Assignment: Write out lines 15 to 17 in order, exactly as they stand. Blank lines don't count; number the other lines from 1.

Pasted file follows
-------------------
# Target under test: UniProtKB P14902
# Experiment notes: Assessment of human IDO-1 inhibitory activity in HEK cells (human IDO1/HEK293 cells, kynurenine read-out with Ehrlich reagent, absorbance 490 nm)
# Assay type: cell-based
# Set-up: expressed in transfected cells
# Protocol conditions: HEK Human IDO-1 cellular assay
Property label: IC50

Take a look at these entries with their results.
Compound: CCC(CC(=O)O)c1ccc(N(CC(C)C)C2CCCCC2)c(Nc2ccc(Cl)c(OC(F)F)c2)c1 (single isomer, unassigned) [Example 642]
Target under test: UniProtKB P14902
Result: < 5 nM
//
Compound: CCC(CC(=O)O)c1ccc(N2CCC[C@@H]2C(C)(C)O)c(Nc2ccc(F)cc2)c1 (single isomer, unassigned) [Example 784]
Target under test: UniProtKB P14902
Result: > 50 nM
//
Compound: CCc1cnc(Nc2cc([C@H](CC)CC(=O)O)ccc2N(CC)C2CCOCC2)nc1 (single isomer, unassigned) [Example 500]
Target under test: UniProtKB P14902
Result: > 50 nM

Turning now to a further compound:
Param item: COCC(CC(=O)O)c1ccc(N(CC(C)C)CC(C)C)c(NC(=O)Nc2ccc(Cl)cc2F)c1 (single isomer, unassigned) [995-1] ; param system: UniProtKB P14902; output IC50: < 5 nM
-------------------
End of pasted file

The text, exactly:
//
Compound: CCc1cnc(Nc2cc([C@H](CC)CC(=O)O)ccc2N(CC)C2CCOCC2)nc1 (single isomer, unassigned) [Example 500]
Target under test: UniProtKB P14902